Cycling is not just quick but also clean, close to zero emission as possible. 

3. Physical and Mental Health 

And then there are the multiple positive benefits of getting on a bike. 

I’m a doctor myself and have seen first hand the consequences of our sedentary modern society. Whether it be Type II diabetes, chronic lung disease or strokes the wider costs of physical inactivity are over £7Bn each year. 

We live in a nation where 11 million adults are inactive and over a fifth of children are overweight or obese when they leave school. 

The health benefits are estimated at between 13:1 and 415:1 (with an average of 20:1) for life years gained vs years lost. This is truly astonishing. When I teach medical students about benefits of interventions it is usually relatively marginal in comparison – if this were a drug it really would be a wonder pill. 

Cycling is relatively low impact, non-weight bearing and is easy to integrate into daily routines. 

And it is that integration with transport through utility cycling in daily life, such as to school and work, is an ideal mechanism to improve health outcomes 

Yet in many areas these processes are not joined up – planning is separated from public health and health is not integral to planning. We continue to deliver car centric communities which do not encourage or even facilitate behavioural change.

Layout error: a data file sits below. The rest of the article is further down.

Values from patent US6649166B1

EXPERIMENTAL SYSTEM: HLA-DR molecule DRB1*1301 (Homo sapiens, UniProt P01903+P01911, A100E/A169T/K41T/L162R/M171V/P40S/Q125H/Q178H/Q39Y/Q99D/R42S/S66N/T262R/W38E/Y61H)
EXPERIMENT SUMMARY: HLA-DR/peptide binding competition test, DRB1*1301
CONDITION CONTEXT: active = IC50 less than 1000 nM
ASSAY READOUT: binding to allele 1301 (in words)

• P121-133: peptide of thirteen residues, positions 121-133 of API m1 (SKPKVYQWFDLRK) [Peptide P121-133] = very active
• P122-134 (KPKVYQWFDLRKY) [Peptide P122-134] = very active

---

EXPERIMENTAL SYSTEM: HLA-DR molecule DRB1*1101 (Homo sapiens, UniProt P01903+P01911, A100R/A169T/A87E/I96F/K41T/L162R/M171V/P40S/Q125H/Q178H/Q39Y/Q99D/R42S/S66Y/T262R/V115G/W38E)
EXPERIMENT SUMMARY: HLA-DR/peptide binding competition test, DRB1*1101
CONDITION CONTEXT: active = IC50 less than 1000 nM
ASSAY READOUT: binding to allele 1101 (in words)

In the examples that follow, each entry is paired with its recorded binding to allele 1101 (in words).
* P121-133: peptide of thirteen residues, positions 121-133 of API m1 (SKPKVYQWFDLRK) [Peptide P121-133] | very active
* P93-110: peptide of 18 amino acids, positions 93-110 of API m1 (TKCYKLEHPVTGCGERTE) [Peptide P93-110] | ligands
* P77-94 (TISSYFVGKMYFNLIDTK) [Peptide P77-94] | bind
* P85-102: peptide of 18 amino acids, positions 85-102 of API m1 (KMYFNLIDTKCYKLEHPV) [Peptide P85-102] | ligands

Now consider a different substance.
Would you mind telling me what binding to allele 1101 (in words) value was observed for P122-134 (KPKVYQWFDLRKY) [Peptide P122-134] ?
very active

An example I recently learned of a key active travel underpass below a busy main road which was due to be closed off as part of a planning application in a local town. We need a far more proactive process in the health of people is so strongly linked to the environment around them. 

Cycling is a more sociable and interactive way to travel – freed up from being cocooned in a driving box. 

Able to observe expressions, catch up with friends, immerse oneself in the community around. The changing of the seasons, falling of leaves, the stars which I look at when cycling after dark. Splashing through puddles on a wet day.

This rich, intense sensory experience is infinitely more rewarding than the sanitised car interior devoid of human interaction. It is no surprise that cycling is also good for our mental as well as physical health. 

Cycling is also an effective mechanism to improve health equity by enhancing access to local services  – GPs, shops, recreational centres. Yet we so frequently fail to achieve the most basic of provision. Take my local GP practice – 3 cycle racks, overgrown with weeds and one broken.  These are meant to be health promoting 

Time and time again I receive emails about people unable to get to their nearest shop by bike after dark. The nearest shop is down an unviting, unlit and unsurfaced path. There is no signage to the nearest station or indeed to any nearby facilities. Yet less than half a mile away there are illegal levels of nitrogen dioxide – we need to join this up. More roads are simply not an answer. 

Summary

Cycling is certainly win-win-win – for the environment, the economy for health.